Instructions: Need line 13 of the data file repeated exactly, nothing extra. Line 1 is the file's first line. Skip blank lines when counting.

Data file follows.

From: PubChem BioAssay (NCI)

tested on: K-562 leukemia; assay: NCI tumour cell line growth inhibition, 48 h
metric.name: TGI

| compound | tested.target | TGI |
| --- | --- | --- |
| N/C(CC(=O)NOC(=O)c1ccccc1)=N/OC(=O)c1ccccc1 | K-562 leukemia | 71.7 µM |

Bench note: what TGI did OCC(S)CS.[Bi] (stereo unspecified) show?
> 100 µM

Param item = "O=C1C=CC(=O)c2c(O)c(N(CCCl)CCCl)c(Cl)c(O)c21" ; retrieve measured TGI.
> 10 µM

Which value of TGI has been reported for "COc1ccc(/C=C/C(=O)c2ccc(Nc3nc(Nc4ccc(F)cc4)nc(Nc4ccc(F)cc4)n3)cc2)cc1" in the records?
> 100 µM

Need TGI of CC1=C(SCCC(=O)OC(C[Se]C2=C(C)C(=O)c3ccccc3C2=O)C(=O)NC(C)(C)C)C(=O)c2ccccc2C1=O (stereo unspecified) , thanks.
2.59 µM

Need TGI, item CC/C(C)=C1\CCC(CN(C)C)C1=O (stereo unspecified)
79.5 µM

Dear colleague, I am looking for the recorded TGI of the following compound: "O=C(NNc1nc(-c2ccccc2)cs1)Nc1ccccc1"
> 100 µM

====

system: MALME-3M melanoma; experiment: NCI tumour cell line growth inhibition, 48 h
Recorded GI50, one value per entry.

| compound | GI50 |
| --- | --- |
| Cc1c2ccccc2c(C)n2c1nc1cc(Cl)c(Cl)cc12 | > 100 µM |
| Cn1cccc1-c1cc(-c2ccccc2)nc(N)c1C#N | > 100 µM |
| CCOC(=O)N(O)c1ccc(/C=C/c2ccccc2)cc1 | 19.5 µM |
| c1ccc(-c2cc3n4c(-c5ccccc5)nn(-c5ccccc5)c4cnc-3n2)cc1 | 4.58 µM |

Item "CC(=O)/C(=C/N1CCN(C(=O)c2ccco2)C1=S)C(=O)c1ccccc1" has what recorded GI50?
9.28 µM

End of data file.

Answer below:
Need TGI of CC1=C(SCCC(=O)OC(C[Se]C2=C(C)C(=O)c3ccccc3C2=O)C(=O)NC(C)(C)C)C(=O)c2ccccc2C1=O (stereo unspecified) , thanks.